Similar demonstrations are planned for Thursday, Tax Day, in San Francisco and Washington, DC.
A recent report from the Immigration Policy Center and the Center for American Progress showed that legalizing undocumented immigrants would generate between $4.5 billion and $5.4 billion in tax revenue over 3 years.
Democrats want immigration reform on the table as the White House fiscal commission examines ways to reduce deficits, saying there is a “credible connection” between the issue and the country’s fiscal situation.
Service Employees International Union (SEIU) President Andy Stern and Rep. Xavier Becerra (Calif.), both Democrats on the bipartisan fiscal commission, said reforms giving the 12 million illegal immigrants in the United States a chance to stay in the U.S. legally could boost the economy and thereby help pay down the debt.
The Immigration Policy Center, an arm of the Washington-based American Immigration Council, says the program lacks sufficient oversight and a clear procedure for people detained in error to lodge complaints.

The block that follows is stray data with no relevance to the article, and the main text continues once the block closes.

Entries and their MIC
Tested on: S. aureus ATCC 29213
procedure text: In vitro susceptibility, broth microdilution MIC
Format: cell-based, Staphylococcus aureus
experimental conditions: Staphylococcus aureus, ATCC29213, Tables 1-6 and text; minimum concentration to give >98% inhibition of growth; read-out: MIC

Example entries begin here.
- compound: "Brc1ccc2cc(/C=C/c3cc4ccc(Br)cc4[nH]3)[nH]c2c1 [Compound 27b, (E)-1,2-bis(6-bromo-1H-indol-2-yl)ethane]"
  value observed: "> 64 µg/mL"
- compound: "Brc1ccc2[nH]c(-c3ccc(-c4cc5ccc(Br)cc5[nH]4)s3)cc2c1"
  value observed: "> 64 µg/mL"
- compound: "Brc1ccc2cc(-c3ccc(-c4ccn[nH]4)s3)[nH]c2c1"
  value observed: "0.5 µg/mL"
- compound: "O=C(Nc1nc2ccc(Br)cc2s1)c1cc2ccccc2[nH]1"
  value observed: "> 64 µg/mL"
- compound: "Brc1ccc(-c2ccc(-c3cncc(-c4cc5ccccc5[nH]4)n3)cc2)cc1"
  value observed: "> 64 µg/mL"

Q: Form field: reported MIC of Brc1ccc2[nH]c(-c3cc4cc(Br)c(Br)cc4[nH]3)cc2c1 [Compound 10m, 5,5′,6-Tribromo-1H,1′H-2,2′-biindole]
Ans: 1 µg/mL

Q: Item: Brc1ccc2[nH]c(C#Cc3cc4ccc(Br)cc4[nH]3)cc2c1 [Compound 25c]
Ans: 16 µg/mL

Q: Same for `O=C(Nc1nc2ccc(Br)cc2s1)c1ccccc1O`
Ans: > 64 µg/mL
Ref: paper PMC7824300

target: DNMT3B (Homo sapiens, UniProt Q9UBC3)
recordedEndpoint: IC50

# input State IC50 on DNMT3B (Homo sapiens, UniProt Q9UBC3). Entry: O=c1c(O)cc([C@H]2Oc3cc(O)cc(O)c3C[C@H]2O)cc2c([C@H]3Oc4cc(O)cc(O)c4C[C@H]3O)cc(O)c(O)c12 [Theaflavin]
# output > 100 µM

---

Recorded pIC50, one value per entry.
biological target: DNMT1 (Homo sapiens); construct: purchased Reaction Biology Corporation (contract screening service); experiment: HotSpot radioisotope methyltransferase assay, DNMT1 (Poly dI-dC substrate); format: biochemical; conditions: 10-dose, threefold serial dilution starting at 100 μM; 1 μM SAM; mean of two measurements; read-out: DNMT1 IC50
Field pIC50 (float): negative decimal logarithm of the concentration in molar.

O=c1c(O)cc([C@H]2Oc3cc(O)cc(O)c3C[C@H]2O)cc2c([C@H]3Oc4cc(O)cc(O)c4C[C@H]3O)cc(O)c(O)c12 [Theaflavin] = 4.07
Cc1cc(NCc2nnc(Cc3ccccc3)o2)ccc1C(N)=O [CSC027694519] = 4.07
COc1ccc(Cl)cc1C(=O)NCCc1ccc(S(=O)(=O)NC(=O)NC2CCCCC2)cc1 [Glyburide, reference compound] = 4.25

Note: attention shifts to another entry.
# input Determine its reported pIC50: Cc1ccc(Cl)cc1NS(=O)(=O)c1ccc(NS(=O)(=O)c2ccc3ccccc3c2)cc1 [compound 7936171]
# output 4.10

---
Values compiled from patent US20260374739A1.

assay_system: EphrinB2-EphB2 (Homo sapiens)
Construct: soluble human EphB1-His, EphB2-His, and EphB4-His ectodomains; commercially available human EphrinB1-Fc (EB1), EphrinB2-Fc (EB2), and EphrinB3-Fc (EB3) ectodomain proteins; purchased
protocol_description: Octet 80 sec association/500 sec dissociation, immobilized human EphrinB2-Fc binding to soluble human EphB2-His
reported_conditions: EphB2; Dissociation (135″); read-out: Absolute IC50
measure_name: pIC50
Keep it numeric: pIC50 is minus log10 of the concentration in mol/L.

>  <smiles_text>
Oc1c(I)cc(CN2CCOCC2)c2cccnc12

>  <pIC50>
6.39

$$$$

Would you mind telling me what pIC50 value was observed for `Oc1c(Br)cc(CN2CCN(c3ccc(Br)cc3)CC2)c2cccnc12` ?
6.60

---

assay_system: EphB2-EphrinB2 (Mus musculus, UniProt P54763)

This Q&A provides an overview of EOIR’s regulations on voluntary departure, issued December 18, 2008. The regulations, which went into effect on January 20, 2009, address various aspects of voluntary departure, including what happens to voluntary departure when motions to reopen and reconsider and petitions for review are filed.
Supporters of a change say the amendment adopted just after the Civil War was designed simply to make sure that former slaves became citizens, and wasn't intended to apply to illegal immigrants' kids. But the pro-immigration Immigration Policy Center offers a rebuttal, with scholar Elizabeth Wydra citing the "clear intent of the Reconstruction framers to grant U.S. citizenship based on the objective measure of U.S. birth rather than subjective political or public opinion."